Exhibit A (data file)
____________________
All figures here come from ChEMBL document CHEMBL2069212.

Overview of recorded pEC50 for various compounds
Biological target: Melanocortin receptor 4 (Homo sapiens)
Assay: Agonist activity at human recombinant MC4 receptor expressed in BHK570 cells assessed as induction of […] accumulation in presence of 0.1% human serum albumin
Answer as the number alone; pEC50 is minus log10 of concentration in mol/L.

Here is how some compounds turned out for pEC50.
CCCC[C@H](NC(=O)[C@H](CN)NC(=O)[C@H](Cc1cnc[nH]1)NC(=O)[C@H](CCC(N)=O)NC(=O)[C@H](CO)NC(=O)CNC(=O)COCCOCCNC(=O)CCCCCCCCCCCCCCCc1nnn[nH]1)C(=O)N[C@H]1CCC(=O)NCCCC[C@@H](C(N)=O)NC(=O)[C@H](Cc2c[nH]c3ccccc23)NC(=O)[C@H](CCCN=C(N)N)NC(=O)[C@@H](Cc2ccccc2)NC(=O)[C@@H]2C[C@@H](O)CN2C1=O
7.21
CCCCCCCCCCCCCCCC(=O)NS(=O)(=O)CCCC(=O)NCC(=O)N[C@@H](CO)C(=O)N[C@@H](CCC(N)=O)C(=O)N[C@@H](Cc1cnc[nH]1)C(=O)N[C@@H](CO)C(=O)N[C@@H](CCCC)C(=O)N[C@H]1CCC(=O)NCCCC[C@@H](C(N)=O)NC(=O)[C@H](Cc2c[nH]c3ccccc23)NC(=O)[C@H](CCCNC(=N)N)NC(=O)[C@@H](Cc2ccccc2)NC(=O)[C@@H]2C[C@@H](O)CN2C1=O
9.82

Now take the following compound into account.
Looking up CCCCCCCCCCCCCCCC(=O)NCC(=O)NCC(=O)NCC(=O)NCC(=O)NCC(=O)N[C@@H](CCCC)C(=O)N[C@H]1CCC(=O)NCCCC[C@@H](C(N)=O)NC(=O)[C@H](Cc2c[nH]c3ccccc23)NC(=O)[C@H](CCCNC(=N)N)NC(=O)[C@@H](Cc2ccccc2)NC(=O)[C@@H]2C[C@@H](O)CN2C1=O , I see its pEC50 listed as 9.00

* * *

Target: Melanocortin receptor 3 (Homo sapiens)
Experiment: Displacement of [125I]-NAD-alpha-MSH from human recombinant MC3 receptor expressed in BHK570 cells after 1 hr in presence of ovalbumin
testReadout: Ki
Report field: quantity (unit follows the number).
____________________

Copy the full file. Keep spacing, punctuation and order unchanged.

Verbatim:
All figures here come from ChEMBL document CHEMBL2069212.

Overview of recorded pEC50 for various compounds
Biological target: Melanocortin receptor 4 (Homo sapiens)
Assay: Agonist activity at human recombinant MC4 receptor expressed in BHK570 cells assessed as induction of […] accumulation in presence of 0.1% human serum albumin
Answer as the number alone; pEC50 is minus log10 of concentration in mol/L.

Here is how some compounds turned out for pEC50.
CCCC[C@H](NC(=O)[C@H](CN)NC(=O)[C@H](Cc1cnc[nH]1)NC(=O)[C@H](CCC(N)=O)NC(=O)[C@H](CO)NC(=O)CNC(=O)COCCOCCNC(=O)CCCCCCCCCCCCCCCc1nnn[nH]1)C(=O)N[C@H]1CCC(=O)NCCCC[C@@H](C(N)=O)NC(=O)[C@H](Cc2c[nH]c3ccccc23)NC(=O)[C@H](CCCN=C(N)N)NC(=O)[C@@H](Cc2ccccc2)NC(=O)[C@@H]2C[C@@H](O)CN2C1=O
7.21
CCCCCCCCCCCCCCCC(=O)NS(=O)(=O)CCCC(=O)NCC(=O)N[C@@H](CO)C(=O)N[C@@H](CCC(N)=O)C(=O)N[C@@H](Cc1cnc[nH]1)C(=O)N[C@@H](CO)C(=O)N[C@@H](CCCC)C(=O)N[C@H]1CCC(=O)NCCCC[C@@H](C(N)=O)NC(=O)[C@H](Cc2c[nH]c3ccccc23)NC(=O)[C@H](CCCNC(=N)N)NC(=O)[C@@H](Cc2ccccc2)NC(=O)[C@@H]2C[C@@H](O)CN2C1=O
9.82

Now take the following compound into account.
Looking up CCCCCCCCCCCCCCCC(=O)NCC(=O)NCC(=O)NCC(=O)NCC(=O)NCC(=O)N[C@@H](CCCC)C(=O)N[C@H]1CCC(=O)NCCCC[C@@H](C(N)=O)NC(=O)[C@H](Cc2c[nH]c3ccccc23)NC(=O)[C@H](CCCNC(=N)N)NC(=O)[C@@H](Cc2ccccc2)NC(=O)[C@@H]2C[C@@H](O)CN2C1=O , I see its pEC50 listed as 9.00

* * *

Target: Melanocortin receptor 3 (Homo sapiens)
Experiment: Displacement of [125I]-NAD-alpha-MSH from human recombinant MC3 receptor expressed in BHK570 cells after 1 hr in presence of ovalbumin
testReadout: Ki
Report field: quantity (unit follows the number).